Truck Lift Lightens the Load for Plumbers

Electric hoists raise productivity and efficiency, lower injury risks for St. Louis contractor.
Truck Lift Lightens the Load for Plumbers
The 40-pound aluminum hoist can lift up to 900 pounds.

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At Tope Plumbing, a plumbing and drain cleaning company in St. Louis, Missouri, management opted to literally give technicians a lift by installing SpitzLift electric cranes in about a dozen service vehicles.

SpitzLift cranes come in a variety of models for different applications. With a maximum lifting capacity of 900 pounds, the SpitzLift models Tope purchased tick off a lot of boxes in terms of efficiency and cost reductions. Minimizes back strains and other injuries? Check. Improves productivity? Got it. More effective deployment of manpower and increased profitability? You bet.

“When we’re lifting a large drain cleaning machine, for example, which can weigh anywhere from 200 to 275 pounds, you need two guys on the truck — there’s no way around it,” says Kerry Gale, a cable/camera supervisor at Tope Plumbing, a division of Tope Inc. The company primarily performs residential service work and drain cleaning in suburban St. Louis.

“But with the SpitzLifts, we don’t have to pay two guys to be on one truck all day,” he says. “We can separate them and put them on two trucks instead of one.”

Granted, that also means purchasing another service vehicle, but Gale says the additional annual revenue generated by having another technician in the field more than pays for the additional cost.
“Since we’re a union shop, wages are pretty high,” he says. “So the additional cash flow we can generate from having one guy out in a truck instead of two is phenomenal.”

Tope runs five sewer cleaning trucks (Dodge ProMaster 3500 vans and Ford box trucks with bodies made by Knapheide Manufacturing Co.) and four of them carry SpitzLifts. The company also owns five plumbing service trucks (also a mix of ProMaster vans and Ford trucks with Knapheide bodies) and four of them include SpitzLifts. Two more landscaping trucks also carry the cranes.

The plumbing and drain cleaning service vehicles use shelving and storage systems made by American Van Equipment. The sewer trucks carry Stallion drum drain cleaning machines, made by Trojan Worldwide, for larger pipe diameters; RIDGID K3800 drum machines for smaller-diameter pipes; and RIDGID SeeSnake pipeline inspection cameras. Tope plumbers also use Milwaukee Tool and RIDGID power tools.

Designed for payload efficiency, the SpitzLift hoists — which are OSHA- and ASME-compliant — are made of aircraft-grade aluminum. The hoist itself weighs less than 40 pounds; with the floor-mounting bracket included, the unit adds less than 100 pounds of payload. The hoists are easy to install, Gale says, and require no additional structural reinforcement. The boom swivels and its maximum reach is nearly 4 feet.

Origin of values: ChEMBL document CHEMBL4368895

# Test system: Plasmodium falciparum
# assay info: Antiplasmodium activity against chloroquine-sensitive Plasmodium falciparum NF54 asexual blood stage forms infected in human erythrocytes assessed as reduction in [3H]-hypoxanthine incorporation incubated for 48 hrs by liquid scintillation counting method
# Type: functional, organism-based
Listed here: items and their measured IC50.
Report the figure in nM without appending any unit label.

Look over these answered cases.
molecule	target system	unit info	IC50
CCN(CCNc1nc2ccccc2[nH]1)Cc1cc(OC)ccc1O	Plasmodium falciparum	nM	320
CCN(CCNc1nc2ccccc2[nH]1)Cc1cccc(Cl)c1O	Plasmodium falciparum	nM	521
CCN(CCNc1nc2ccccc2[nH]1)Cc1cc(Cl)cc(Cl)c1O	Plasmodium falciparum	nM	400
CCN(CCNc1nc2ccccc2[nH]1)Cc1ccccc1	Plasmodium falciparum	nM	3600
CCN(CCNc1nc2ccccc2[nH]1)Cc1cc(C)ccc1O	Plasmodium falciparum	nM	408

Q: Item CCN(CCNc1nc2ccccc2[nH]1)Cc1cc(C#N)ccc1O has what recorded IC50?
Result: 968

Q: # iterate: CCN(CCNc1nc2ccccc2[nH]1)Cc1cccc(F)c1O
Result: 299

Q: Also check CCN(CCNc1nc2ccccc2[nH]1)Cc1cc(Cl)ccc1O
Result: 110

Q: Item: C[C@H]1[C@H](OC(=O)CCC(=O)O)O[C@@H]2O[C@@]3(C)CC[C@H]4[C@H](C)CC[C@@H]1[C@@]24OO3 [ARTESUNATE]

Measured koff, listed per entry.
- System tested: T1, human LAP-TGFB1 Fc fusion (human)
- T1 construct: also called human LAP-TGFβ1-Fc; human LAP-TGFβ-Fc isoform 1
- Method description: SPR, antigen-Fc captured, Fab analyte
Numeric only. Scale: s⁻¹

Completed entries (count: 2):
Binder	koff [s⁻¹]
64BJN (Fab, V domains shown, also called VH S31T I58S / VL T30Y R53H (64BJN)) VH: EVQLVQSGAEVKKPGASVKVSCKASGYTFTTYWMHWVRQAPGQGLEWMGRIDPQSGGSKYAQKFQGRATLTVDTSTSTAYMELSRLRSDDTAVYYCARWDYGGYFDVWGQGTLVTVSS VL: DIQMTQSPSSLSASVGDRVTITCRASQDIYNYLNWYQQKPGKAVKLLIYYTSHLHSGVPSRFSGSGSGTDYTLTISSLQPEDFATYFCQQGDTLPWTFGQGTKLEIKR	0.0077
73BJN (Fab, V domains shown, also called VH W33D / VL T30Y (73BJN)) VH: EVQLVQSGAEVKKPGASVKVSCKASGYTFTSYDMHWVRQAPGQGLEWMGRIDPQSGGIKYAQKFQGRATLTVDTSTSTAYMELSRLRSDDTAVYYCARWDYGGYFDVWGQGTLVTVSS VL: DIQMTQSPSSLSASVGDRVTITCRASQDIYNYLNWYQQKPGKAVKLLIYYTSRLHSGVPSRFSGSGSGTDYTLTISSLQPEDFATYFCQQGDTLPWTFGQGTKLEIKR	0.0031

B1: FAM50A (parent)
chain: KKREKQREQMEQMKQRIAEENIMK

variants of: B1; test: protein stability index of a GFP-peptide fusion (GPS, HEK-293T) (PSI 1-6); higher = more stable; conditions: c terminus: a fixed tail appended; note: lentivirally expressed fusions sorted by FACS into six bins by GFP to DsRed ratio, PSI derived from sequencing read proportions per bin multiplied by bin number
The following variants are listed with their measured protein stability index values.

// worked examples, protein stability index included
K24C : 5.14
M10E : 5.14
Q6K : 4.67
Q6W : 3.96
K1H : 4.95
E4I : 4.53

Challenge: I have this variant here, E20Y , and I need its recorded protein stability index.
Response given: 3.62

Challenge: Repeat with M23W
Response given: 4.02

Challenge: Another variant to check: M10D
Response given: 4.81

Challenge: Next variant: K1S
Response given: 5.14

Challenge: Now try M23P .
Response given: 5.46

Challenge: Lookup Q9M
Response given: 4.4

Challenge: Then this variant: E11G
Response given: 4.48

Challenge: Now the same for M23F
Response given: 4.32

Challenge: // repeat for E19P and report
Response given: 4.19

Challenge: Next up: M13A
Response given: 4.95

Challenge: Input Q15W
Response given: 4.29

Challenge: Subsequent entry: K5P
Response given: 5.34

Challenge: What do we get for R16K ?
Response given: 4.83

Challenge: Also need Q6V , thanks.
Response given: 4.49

A 10- by 12-inch surface-mounted bracket, bolted to the floor of a vehicle, holds the hoist, which is powered by a vehicle’s battery. A quick-connect, DC-power wiring harness allows for easy hookup. For extra flexibility, the crane folds down and can be removed from its mounting bracket and temporarily stowed in the vehicle — or even moved to another vehicle.

“It only takes a few minutes to unhook the wires and remove the hoist if it happens to be in the way of loading larger objects,” Gale says. “It’s awfully convenient.”

Gale first saw a SpitzLift on a competitor’s truck and the company subsequently added them as a preinstalled option when it ordered the Knapheide bodies. Later, employees at Tope began installing the cranes to save money, as well as allow technicians to decide which side of the truck they wanted the crane mounted.

“We used to buy custom-made welded lifts, but they were more expensive,” Gale says. “Plus we usually had to go without a van for a couple of weeks to get them installed by outfitters, who often have a backlog of work and can’t get to your job immediately. So it’s definitely an advantage to be able to install them ourselves. It takes anywhere from several hours to a day to put them in. … They’re basically plug-and-play units. As soon as they’re hooked up, they’re ready to go.”

Tope technicians used to get sidelined occasionally by pulled muscles or tight backs, so the SpitzLifts are invaluable in reducing lost work time and minimizing the chances of serious accidents — and subsequent workers’ compensation claims.

“It’s invaluable to be able to prevent those injuries,” Gale says.

The hoists can also save five or 10 minutes per job, which might not seem like much until you add it up over the course of a year, he adds.

“The SpitzLifts definitely improve efficiency and help us get jobs done in a more timely manner,” Gale says. “Without a doubt, they’re huge profitability and productivity generators.”


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